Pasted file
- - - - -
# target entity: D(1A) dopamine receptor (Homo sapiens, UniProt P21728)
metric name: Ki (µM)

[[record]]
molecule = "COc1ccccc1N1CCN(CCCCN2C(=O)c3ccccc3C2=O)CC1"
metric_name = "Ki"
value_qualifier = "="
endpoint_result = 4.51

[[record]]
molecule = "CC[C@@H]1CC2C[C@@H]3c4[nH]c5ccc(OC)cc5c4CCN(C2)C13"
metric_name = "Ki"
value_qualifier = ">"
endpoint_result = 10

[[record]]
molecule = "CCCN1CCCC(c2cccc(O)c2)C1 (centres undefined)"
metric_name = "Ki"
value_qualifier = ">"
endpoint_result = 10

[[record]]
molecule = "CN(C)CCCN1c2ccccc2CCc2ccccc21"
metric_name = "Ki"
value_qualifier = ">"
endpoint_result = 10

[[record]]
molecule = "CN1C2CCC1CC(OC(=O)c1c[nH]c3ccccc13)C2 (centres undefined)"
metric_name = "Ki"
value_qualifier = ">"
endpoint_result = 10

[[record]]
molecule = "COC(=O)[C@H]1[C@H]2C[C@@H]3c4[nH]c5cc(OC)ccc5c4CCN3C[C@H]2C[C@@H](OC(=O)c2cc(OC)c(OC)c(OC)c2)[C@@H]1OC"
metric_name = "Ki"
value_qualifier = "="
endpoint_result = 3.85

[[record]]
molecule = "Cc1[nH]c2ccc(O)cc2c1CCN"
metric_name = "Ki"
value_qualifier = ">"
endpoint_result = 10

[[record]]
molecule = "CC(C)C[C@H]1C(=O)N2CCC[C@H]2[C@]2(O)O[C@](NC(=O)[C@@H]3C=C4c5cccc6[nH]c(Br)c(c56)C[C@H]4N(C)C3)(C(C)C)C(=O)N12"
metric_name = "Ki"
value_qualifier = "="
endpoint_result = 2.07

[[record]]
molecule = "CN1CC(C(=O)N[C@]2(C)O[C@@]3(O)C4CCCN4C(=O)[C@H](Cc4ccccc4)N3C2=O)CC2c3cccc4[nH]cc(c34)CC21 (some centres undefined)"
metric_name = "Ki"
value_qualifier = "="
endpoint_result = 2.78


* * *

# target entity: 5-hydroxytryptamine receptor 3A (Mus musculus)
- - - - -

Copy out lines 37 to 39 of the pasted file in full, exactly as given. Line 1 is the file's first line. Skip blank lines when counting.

endpoint_result = 10

[[record]]
molecule = "CC(C)C[C@H]1C(=O)N2CCC[C@H]2[C@]2(O)O[C@](NC(=O)[C@@H]3C=C4c5cccc6[nH]c(Br)c(c56)C[C@H]4N(C)C3)(C(C)C)C(=O)N12"